jQuery Facet Browser

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As part of a website I was building for a client, I needed a user interface for browsing a large dataset of music. I could have gone with the usual HTML table where you clicked on the headings, but it didn't really have the right feel for me. So I went a bit further and took some inspiration from both the iTunes interface and extended it through towards the interface for the mSpace browser, where you can reorder the columns however you like. And so, that's what we have here - a search interface in which the columns of the interface can be dragged around.

Here's a demo using some open data from the US Environmental Protection Agency.

Reset Columns

You'll see that the first column forms the primary search criterion. The number in brackets shows how many possibilities there are for the second column for each item. As you select an item from the first column you drill down into the database, and the second column becomes the second search criteron and so on through the columns. You'll notice if there's only a single value available in the next column, it will be automatically selected.

The best bit though, is that you can decide in what order to drill through the data. For example, move the MPG column to the front by dragging the column header from its current position to the front. You'll see that the available values in the second column now change and you can drill through the data starting from the MPG value. And you can shuffle the columns in any order you like. Want to find cars that will have cheap UK road tax? Move the CO2 column to the front and the car manufacturer and model next! So, not the Bugatti Veyron SuperSport, then.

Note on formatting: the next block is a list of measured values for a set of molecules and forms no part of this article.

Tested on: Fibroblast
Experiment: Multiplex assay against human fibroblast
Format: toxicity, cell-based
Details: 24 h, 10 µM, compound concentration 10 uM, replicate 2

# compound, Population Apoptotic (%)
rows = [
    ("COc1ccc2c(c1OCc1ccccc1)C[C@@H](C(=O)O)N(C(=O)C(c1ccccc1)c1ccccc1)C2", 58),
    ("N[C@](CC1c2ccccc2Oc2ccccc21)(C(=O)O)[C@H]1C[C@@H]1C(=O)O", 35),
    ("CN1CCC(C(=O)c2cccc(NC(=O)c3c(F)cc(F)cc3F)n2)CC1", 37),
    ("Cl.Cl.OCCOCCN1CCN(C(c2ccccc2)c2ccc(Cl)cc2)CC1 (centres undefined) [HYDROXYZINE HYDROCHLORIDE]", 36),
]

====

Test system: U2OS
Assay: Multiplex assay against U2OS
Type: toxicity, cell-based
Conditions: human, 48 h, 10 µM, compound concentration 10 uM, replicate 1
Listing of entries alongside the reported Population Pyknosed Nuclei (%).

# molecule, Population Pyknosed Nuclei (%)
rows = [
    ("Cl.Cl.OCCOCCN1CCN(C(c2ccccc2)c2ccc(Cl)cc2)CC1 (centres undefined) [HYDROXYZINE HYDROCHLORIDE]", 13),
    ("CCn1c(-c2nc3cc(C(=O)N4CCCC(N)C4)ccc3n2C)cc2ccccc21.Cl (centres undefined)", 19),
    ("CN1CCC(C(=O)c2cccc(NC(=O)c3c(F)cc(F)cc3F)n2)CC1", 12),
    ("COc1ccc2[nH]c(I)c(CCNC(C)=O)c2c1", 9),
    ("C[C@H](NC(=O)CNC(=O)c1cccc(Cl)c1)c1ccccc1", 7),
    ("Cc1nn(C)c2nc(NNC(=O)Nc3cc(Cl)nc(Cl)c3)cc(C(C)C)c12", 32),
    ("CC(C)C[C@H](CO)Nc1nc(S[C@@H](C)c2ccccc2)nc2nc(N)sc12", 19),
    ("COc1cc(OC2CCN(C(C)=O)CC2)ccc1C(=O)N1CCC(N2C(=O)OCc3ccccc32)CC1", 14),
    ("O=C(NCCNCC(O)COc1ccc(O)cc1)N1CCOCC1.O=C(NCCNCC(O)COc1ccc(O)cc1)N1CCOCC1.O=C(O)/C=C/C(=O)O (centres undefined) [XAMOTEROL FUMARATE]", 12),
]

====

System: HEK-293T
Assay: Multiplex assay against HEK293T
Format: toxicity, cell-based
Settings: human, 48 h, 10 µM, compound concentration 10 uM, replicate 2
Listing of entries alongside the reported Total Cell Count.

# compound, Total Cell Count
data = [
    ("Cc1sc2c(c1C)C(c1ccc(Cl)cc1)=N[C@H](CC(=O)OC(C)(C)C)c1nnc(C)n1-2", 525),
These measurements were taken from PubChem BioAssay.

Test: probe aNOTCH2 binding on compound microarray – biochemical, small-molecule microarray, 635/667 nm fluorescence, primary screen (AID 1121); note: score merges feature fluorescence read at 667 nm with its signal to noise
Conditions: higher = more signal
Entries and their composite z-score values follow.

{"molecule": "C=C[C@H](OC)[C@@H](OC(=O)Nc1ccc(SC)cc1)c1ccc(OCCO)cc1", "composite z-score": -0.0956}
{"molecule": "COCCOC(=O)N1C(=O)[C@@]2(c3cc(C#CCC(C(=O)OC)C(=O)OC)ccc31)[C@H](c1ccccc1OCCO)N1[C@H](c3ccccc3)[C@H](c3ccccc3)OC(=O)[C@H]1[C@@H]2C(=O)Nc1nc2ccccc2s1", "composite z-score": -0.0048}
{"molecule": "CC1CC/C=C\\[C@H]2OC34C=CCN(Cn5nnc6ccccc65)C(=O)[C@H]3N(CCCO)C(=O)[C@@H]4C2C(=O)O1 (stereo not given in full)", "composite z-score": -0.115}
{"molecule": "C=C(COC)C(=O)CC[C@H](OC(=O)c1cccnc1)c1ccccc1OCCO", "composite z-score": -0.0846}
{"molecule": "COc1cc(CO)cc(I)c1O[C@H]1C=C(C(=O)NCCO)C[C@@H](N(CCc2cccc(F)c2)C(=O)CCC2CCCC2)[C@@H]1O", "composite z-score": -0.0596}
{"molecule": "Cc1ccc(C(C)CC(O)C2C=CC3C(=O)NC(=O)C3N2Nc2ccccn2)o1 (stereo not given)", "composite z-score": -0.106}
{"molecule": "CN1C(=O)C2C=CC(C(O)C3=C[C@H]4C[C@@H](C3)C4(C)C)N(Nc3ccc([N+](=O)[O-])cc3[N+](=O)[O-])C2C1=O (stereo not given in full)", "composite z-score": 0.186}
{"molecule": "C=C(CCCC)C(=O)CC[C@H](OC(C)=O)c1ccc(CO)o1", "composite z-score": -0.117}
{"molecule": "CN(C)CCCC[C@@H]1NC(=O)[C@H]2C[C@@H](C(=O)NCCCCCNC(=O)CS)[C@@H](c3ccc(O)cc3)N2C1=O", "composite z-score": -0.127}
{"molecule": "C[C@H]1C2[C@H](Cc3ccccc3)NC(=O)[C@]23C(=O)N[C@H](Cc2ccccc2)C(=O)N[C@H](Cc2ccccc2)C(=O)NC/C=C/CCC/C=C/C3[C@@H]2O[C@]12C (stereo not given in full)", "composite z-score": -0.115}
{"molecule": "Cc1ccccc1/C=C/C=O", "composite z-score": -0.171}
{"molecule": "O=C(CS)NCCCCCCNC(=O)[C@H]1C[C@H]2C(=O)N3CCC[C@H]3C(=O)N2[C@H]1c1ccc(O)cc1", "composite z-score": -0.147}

What's happening underneath is that the javascript is constructing a chain of facet names and values that are sent to the server to resolve. The panel below shows the values sent to the server for the demo above.

You can see that it basically gives the facet chain and the values that are selected. It's up to the server how to deal with those.